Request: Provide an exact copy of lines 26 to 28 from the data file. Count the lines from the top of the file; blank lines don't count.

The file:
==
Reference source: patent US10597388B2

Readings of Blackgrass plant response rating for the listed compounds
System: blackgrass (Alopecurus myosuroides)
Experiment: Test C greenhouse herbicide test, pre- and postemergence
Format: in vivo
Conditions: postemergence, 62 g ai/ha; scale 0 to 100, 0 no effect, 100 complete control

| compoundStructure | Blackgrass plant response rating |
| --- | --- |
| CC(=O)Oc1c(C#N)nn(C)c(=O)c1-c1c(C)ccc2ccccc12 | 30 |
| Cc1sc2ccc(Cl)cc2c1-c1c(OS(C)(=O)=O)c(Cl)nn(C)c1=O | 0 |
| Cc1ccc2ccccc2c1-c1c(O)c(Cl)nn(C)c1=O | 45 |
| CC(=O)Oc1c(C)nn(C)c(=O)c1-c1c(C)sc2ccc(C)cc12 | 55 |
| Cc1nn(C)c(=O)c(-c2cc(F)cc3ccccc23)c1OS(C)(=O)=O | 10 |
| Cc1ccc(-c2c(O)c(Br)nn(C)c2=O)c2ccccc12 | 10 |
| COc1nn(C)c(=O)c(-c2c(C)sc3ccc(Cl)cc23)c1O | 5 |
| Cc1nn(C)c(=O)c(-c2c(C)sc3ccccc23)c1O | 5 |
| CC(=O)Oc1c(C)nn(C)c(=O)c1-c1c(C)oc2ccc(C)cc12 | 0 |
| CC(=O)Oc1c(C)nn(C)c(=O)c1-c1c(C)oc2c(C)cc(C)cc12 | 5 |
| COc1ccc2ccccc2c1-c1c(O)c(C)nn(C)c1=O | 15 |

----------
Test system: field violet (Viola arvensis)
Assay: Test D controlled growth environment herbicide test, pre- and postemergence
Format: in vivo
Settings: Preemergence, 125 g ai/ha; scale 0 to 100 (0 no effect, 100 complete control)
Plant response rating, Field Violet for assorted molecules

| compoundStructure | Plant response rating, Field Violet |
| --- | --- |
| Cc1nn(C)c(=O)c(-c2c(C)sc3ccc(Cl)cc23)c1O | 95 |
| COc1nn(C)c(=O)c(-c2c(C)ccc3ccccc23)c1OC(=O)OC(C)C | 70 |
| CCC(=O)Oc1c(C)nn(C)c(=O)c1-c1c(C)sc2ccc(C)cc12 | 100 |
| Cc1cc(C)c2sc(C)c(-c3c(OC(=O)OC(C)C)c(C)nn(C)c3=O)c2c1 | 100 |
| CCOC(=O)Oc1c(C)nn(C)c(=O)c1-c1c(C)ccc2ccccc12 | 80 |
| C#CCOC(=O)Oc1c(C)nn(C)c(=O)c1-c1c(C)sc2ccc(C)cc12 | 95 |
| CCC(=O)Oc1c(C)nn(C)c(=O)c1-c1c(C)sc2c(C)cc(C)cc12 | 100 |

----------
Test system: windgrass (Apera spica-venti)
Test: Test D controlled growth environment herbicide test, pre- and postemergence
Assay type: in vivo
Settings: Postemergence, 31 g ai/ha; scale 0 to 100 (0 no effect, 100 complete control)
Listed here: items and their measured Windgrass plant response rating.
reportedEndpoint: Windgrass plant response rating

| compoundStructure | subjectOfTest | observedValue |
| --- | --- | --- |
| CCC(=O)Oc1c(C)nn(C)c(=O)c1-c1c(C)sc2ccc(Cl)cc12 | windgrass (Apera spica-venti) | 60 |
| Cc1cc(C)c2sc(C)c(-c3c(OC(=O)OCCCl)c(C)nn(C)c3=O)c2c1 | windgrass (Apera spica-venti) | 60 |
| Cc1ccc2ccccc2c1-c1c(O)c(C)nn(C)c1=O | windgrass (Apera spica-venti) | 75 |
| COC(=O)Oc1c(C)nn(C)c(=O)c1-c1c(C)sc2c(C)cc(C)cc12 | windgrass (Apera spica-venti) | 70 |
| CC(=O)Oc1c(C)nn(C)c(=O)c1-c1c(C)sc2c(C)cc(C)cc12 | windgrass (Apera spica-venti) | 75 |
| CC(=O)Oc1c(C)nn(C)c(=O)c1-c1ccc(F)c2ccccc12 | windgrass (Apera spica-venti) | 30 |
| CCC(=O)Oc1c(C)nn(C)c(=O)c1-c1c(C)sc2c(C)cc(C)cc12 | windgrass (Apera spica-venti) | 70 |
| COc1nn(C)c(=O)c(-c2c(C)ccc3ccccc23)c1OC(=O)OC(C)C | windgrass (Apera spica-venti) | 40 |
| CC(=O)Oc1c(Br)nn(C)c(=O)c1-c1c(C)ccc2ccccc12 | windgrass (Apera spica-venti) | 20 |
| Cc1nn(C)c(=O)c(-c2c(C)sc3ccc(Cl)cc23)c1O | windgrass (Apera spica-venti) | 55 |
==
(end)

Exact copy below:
| compoundStructure | Plant response rating, Field Violet |
| --- | --- |
| Cc1nn(C)c(=O)c(-c2c(C)sc3ccc(Cl)cc23)c1O | 95 |